Minimalism has been a household buzzword for years now, with stars like Marie Kondo–among others–popularizing the idea of living with less. Last year, CivicScience found that living with less was more of a necessity and less of a choice for many people. However, as we move into spring–the decluttering high season–momentum around minimalism seems to, once again, be picking up speed. 

In fact, the desire to become a minimalist has increased four percentage points since last year.

As the data show, younger people and women are the most likely to already be minimalists or to want to become them, if they’re not already. 

Interestingly, those who consider themselves minimalists have the most polarized feelings. Current minimalists include a high percentage of those who consider themselves happy, while also including the highest percentage of those who consider themselves unhappy. And with those who want to become minimalists reporting the lowest levels of happiness overall, the data continues to support the idea that minimalism may be linked to better mental health, after all. 

Employment situation also plays a role, as those who want to become minimalists are the most likely to be unemployed or working from home. This suggests that all of that time spent at home may drive many towards a need for less. Meanwhile, those who are working in a physical office are the least likely to have a desire to go minimalist. 

A Clear Space Makes a Clear Mind 

With well over half of respondents saying that their living space is somewhat cluttered, it’s no surprise that there’s been an increased interest in minimalism and the clean spaces it promises to bring. 

One of the foundational ideas of minimalism is that clearing your space from physical objects creates an environment that’s more suitable for relaxation and ease. While that may sound esoteric on the surface, the data below –and other studies– support this point.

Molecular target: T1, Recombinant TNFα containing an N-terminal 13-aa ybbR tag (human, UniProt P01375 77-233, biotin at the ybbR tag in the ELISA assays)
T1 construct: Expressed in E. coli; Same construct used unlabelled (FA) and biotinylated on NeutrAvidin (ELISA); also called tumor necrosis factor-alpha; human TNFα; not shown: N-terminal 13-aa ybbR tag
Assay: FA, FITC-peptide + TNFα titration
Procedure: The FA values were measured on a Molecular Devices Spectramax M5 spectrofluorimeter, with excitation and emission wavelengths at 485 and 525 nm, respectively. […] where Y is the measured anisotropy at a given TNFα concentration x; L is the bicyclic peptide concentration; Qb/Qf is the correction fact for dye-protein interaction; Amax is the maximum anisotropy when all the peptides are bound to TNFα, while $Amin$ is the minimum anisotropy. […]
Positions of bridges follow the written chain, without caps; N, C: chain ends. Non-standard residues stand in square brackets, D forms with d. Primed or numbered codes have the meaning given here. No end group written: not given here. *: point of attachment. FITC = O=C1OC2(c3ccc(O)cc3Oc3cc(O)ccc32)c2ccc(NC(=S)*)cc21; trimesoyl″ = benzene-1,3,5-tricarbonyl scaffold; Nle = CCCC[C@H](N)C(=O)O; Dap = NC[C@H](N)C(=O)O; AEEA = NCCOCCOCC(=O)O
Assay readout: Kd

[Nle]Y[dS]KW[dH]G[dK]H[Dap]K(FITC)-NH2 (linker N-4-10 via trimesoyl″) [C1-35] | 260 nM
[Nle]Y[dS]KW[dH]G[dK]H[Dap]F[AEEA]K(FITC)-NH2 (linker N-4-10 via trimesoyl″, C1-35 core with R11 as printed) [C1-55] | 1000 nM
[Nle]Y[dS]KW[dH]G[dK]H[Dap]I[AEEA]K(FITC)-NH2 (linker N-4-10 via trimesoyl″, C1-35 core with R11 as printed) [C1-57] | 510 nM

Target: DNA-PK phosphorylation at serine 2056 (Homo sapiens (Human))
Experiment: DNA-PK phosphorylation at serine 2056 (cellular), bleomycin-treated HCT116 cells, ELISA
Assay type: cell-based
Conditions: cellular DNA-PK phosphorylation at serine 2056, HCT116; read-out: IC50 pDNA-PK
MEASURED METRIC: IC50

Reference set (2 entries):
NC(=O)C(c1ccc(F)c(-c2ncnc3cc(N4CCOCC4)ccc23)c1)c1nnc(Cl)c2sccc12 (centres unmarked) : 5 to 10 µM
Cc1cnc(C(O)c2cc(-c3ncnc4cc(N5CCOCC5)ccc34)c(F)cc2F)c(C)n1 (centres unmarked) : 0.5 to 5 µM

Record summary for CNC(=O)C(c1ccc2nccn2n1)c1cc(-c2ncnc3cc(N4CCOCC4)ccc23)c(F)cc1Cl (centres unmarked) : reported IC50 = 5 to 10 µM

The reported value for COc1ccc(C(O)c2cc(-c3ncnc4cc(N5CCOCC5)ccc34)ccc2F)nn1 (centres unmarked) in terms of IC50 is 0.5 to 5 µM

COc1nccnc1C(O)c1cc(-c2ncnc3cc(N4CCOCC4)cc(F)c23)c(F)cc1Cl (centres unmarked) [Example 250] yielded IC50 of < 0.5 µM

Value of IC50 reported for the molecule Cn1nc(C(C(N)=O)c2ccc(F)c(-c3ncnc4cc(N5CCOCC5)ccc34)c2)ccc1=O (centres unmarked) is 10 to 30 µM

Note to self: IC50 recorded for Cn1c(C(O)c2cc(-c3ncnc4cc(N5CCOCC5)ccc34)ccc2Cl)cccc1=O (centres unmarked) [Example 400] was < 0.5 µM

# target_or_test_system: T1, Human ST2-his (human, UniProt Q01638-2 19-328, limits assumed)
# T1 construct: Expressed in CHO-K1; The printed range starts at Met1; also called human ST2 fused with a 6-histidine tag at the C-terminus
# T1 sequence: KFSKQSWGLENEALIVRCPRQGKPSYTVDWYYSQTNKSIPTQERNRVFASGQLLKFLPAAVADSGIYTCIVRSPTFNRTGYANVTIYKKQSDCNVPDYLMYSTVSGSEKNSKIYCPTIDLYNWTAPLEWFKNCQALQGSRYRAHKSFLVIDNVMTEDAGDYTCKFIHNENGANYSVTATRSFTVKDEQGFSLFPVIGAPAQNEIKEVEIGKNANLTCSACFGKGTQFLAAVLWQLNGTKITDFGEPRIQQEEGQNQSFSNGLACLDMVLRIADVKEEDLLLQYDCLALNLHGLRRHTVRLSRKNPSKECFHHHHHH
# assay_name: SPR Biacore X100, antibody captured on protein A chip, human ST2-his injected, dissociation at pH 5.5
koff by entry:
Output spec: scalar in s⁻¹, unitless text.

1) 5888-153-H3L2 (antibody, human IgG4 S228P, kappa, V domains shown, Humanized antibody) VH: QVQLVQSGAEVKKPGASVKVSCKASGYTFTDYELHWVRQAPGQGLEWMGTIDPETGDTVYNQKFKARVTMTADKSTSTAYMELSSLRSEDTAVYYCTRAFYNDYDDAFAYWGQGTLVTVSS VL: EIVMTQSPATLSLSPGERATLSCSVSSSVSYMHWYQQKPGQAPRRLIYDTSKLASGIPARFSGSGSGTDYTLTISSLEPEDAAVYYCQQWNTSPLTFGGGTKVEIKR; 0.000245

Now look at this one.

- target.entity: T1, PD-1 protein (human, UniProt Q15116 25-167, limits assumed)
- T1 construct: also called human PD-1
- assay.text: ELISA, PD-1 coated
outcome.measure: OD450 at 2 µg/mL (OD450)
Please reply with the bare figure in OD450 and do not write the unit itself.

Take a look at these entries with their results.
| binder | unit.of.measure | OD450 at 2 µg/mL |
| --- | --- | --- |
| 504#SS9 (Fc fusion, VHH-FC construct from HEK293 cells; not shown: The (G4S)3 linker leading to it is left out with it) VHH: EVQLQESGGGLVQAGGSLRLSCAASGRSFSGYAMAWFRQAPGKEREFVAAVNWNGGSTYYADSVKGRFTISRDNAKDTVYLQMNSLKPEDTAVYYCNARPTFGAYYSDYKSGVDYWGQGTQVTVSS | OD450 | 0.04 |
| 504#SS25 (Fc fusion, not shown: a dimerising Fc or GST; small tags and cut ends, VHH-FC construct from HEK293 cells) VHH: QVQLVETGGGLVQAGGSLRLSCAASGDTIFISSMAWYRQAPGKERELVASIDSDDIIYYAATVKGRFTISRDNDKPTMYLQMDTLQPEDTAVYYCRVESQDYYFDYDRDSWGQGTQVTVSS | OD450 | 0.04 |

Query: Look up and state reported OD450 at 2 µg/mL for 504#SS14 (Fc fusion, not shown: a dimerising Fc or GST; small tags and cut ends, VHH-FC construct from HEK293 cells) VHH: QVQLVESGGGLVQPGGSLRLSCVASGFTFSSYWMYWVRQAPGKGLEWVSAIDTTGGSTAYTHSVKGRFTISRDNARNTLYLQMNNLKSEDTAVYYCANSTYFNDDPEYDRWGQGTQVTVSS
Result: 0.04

Those whose homes are self-described as ‘very cluttered’ are the most likely to have felt very strongly stressed recently and more than three times as likely to be dealing with mental health concerns at home than those with no clutter. All of this suggests that decluttering may not just be important for those interested in aspirational home decor or lifestyle trends, but for anyone looking to boost their overall wellbeing. 

Spring Cleaning On the Rise

Given the clear connection between decluttering and mental health, it only makes sense that spring cleaning is also a higher priority this year. (And if spring cleaning is on the brain, then you’re in luck. Keep a lookout for our in-depth spring cleaning report coming next month.)  

In the meantime, one thing is clear: minimalism’s star continues to rise. As an increasing number of Americans aspire to this clean, streamlined and organized way of life, minimalism may be transcending from a mere lifestyle trend to a way of living that is about more than just (the lack of) material things, but is about maintaining mental health for the long-term.